College basketball’s biggest underachievers
When it comes to signing players, college basketball coaches often resemble recruiting experts. Sometimes, they just miss.
For every highly ranked prospect who becomes an NBA millionaire like so many people predicted, there are a handful of athletes who never live up to their expectations coming out of high school.
It’s never too late to turn things around. Heck, some guys simply blossom later than others. For now, though, here is a list of the biggest underachievers in each of the six major conferences.
Ty Walker, Wake Forest, senior – The 6-foot-11 Walker was the nation’s second-ranked center coming out of high school in 2008. But he played in just 19 games during his first two seasons under Dino Gaudio, averaging only 1.9 points and 1.4 rebounds. Walker hoped things would improve when the school hired Jeff Bzdelik prior to last season, but he averaged just 3.6 points and 3.5 boards in 18 minutes per game. That Walker couldn’t earn more court time for a team that finished 8-24 overall and 1-15 in the ACC is not an encouraging sign.
Dante Taylor, Pittsburgh, junior – The only McDonald’s All-American on the Panthers’ roster the past two seasons averaged a combined 4.6 points and 4.1 rebounds in 67 games. Taylor has had some solid players such as Gary McGhee and Nasir Robinson ahead of him in the pecking order. Still, considering the hype surrounding his signing, it’s a tad surprising Taylor hasn’t had a bigger impact on one of the Big East’s best teams. Five-star prospect Khem Birch will provide even more competition for Taylor in 2011-12.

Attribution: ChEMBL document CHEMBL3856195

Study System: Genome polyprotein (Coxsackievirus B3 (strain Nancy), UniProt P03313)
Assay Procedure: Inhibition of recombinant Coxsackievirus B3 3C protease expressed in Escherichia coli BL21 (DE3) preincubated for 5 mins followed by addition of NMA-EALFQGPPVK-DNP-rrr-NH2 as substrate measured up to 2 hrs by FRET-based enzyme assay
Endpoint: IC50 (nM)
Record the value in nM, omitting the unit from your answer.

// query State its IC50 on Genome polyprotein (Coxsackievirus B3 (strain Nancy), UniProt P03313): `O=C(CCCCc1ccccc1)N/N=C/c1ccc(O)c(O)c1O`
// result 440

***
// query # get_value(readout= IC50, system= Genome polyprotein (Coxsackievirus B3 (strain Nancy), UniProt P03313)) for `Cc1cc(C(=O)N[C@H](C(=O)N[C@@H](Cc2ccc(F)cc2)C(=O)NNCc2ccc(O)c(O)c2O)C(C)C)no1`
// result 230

Delvon Roe, Michigan State, senior – Roe was the nation’s 24th-ranked player coming out of high school in 2008, but he’s hardly been a star at Michigan State, where he’s never averaged more than 6.4 points in three seasons. Knee and ankle injuries and resulting surgeries have hampered Roe’s progress. Roe played 23 minutes a game last year and worked hard on the glass, as evidenced by his five boards per contest. And he’s certainly been around good players in a program that went to the Final Four when Roe was a freshman and sophomore. Still, the Spartans’ staff was expecting Roe to eventually make a quantum leap. It hasn’t happened. Not yet, at least.
J’mison Morgan, Baylor, senior – Morgan was one of the country’s most-heavily recruited players coming out of high school. He eventually picked UCLA over Kansas and LSU but lasted just two seasons with the Bruins before transferring to Baylor. Not many players look as good getting off the bus as the 6-11, 255-pound center. Morgan, though, averaged just 3.0 points and 2.4 rebounds for the Bears last season. This year he’ll struggle to get minutes in a loaded frontcourt that includes Perry Jones, Quincy Acy and Quincy Miller.
Jerime Anderson, UCLA, senior – An Anaheim native, Anderson was the nation’s seventh-ranked point guard prospect as a high school senior. But Anderson averaged just 5.1 points and 2.6 assists as a junior in 2010-11. Bruins coach Ben Howland had so little faith in Anderson that he signed a junior college point guard (Lazeric Jones) prior to the season. Howland has suspended Anderson from UCLA’s season-opener following his arrest for stealing a laptop.
Reginald Buckner, Ole Miss, junior – Buckner was one of the country’s top-ranked power forwards coming out of high school in 2009. But inconsistency and nagging injuries have plagued his career with the Rebels thus far. Buckner made the All-SEC defensive team as a sophomore last season. Still, as a starter, he averaged just 6.8 points for a program that continues to underachieve. The Rebels are counting on Buckner to take a significant step this season.
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